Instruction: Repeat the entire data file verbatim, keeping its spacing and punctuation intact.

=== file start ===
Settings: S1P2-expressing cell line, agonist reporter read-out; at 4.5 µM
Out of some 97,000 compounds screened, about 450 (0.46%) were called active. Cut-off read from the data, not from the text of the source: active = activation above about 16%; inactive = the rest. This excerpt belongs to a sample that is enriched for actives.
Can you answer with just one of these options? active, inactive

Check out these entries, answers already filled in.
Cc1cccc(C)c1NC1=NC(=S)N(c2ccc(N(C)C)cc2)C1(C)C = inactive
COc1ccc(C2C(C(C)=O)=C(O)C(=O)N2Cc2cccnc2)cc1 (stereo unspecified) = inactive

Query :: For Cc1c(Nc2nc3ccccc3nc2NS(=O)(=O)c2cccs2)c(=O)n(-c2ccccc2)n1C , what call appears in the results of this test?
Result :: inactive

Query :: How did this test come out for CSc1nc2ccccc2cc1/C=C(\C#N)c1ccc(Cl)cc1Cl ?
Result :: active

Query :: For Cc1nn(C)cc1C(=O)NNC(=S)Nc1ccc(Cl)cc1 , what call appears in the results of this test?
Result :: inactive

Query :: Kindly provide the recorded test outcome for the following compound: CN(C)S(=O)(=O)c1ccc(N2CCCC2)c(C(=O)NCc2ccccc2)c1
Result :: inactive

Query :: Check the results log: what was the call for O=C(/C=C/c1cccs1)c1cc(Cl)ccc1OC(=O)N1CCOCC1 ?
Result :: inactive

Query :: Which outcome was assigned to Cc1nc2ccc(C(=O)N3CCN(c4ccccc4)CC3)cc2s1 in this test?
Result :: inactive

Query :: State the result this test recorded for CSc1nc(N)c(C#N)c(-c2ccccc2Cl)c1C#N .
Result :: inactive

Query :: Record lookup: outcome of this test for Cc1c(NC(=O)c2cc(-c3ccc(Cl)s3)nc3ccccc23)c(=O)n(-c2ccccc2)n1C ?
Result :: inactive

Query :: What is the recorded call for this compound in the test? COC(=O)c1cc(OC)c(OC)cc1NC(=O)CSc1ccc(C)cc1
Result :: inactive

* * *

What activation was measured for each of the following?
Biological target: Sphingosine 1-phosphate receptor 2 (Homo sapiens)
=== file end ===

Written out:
Settings: S1P2-expressing cell line, agonist reporter read-out; at 4.5 µM
Out of some 97,000 compounds screened, about 450 (0.46%) were called active. Cut-off read from the data, not from the text of the source: active = activation above about 16%; inactive = the rest. This excerpt belongs to a sample that is enriched for actives.
Can you answer with just one of these options? active, inactive

Check out these entries, answers already filled in.
Cc1cccc(C)c1NC1=NC(=S)N(c2ccc(N(C)C)cc2)C1(C)C = inactive
COc1ccc(C2C(C(C)=O)=C(O)C(=O)N2Cc2cccnc2)cc1 (stereo unspecified) = inactive

Query :: For Cc1c(Nc2nc3ccccc3nc2NS(=O)(=O)c2cccs2)c(=O)n(-c2ccccc2)n1C , what call appears in the results of this test?
Result :: inactive

Query :: How did this test come out for CSc1nc2ccccc2cc1/C=C(\C#N)c1ccc(Cl)cc1Cl ?
Result :: active

Query :: For Cc1nn(C)cc1C(=O)NNC(=S)Nc1ccc(Cl)cc1 , what call appears in the results of this test?
Result :: inactive

Query :: Kindly provide the recorded test outcome for the following compound: CN(C)S(=O)(=O)c1ccc(N2CCCC2)c(C(=O)NCc2ccccc2)c1
Result :: inactive

Query :: Check the results log: what was the call for O=C(/C=C/c1cccs1)c1cc(Cl)ccc1OC(=O)N1CCOCC1 ?
Result :: inactive

Query :: Which outcome was assigned to Cc1nc2ccc(C(=O)N3CCN(c4ccccc4)CC3)cc2s1 in this test?
Result :: inactive

Query :: State the result this test recorded for CSc1nc(N)c(C#N)c(-c2ccccc2Cl)c1C#N .
Result :: inactive

Query :: Record lookup: outcome of this test for Cc1c(NC(=O)c2cc(-c3ccc(Cl)s3)nc3ccccc23)c(=O)n(-c2ccccc2)n1C ?
Result :: inactive

Query :: What is the recorded call for this compound in the test? COC(=O)c1cc(OC)c(OC)cc1NC(=O)CSc1ccc(C)cc1
Result :: inactive

* * *

What activation was measured for each of the following?
Biological target: Sphingosine 1-phosphate receptor 2 (Homo sapiens)